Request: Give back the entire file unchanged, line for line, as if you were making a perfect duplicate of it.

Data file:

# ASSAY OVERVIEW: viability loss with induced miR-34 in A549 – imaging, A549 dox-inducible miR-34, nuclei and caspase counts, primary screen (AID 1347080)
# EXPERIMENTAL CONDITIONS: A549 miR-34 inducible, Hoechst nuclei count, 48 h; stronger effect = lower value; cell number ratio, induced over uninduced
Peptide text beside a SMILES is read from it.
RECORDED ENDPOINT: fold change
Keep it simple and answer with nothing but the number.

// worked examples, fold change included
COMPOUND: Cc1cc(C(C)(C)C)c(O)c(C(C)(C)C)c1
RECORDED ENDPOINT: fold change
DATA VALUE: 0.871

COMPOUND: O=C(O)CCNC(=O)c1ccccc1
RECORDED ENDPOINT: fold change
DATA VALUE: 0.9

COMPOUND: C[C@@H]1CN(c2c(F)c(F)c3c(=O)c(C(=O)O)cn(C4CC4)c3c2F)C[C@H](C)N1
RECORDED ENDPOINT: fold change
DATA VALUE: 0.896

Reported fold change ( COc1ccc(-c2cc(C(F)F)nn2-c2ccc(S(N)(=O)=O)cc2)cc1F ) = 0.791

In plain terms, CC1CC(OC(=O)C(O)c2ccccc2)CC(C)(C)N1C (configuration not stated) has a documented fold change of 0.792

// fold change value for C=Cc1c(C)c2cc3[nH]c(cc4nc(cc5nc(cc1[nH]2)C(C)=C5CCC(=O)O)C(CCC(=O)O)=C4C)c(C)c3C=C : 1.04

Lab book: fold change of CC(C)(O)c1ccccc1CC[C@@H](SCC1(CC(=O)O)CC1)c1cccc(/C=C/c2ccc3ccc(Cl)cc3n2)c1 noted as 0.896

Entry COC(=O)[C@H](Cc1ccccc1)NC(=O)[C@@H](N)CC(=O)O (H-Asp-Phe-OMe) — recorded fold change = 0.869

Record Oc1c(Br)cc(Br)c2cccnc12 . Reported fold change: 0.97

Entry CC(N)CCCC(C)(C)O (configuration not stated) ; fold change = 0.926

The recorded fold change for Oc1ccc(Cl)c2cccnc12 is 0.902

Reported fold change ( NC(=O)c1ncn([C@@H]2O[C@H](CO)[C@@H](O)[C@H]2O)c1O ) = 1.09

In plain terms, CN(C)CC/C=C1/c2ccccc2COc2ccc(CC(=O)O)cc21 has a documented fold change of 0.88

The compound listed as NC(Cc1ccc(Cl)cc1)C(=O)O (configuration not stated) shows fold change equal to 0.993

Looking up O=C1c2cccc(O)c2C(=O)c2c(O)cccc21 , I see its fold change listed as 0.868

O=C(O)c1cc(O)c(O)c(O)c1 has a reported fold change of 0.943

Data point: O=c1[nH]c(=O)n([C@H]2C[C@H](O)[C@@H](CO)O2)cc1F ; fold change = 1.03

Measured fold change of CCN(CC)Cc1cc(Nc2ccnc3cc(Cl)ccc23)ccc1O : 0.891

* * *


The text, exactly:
# ASSAY OVERVIEW: viability loss with induced miR-34 in A549 – imaging, A549 dox-inducible miR-34, nuclei and caspase counts, primary screen (AID 1347080)
# EXPERIMENTAL CONDITIONS: A549 miR-34 inducible, Hoechst nuclei count, 48 h; stronger effect = lower value; cell number ratio, induced over uninduced
Peptide text beside a SMILES is read from it.
RECORDED ENDPOINT: fold change
Keep it simple and answer with nothing but the number.

// worked examples, fold change included
COMPOUND: Cc1cc(C(C)(C)C)c(O)c(C(C)(C)C)c1
RECORDED ENDPOINT: fold change
DATA VALUE: 0.871

COMPOUND: O=C(O)CCNC(=O)c1ccccc1
RECORDED ENDPOINT: fold change
DATA VALUE: 0.9

COMPOUND: C[C@@H]1CN(c2c(F)c(F)c3c(=O)c(C(=O)O)cn(C4CC4)c3c2F)C[C@H](C)N1
RECORDED ENDPOINT: fold change
DATA VALUE: 0.896

Reported fold change ( COc1ccc(-c2cc(C(F)F)nn2-c2ccc(S(N)(=O)=O)cc2)cc1F ) = 0.791

In plain terms, CC1CC(OC(=O)C(O)c2ccccc2)CC(C)(C)N1C (configuration not stated) has a documented fold change of 0.792

// fold change value for C=Cc1c(C)c2cc3[nH]c(cc4nc(cc5nc(cc1[nH]2)C(C)=C5CCC(=O)O)C(CCC(=O)O)=C4C)c(C)c3C=C : 1.04

Lab book: fold change of CC(C)(O)c1ccccc1CC[C@@H](SCC1(CC(=O)O)CC1)c1cccc(/C=C/c2ccc3ccc(Cl)cc3n2)c1 noted as 0.896

Entry COC(=O)[C@H](Cc1ccccc1)NC(=O)[C@@H](N)CC(=O)O (H-Asp-Phe-OMe) — recorded fold change = 0.869

Record Oc1c(Br)cc(Br)c2cccnc12 . Reported fold change: 0.97

Entry CC(N)CCCC(C)(C)O (configuration not stated) ; fold change = 0.926

The recorded fold change for Oc1ccc(Cl)c2cccnc12 is 0.902

Reported fold change ( NC(=O)c1ncn([C@@H]2O[C@H](CO)[C@@H](O)[C@H]2O)c1O ) = 1.09

In plain terms, CN(C)CC/C=C1/c2ccccc2COc2ccc(CC(=O)O)cc21 has a documented fold change of 0.88

The compound listed as NC(Cc1ccc(Cl)cc1)C(=O)O (configuration not stated) shows fold change equal to 0.993

Looking up O=C1c2cccc(O)c2C(=O)c2c(O)cccc21 , I see its fold change listed as 0.868

O=C(O)c1cc(O)c(O)c(O)c1 has a reported fold change of 0.943

Data point: O=c1[nH]c(=O)n([C@H]2C[C@H](O)[C@@H](CO)O2)cc1F ; fold change = 1.03

Measured fold change of CCN(CC)Cc1cc(Nc2ccnc3cc(Cl)ccc23)ccc1O : 0.891

* * *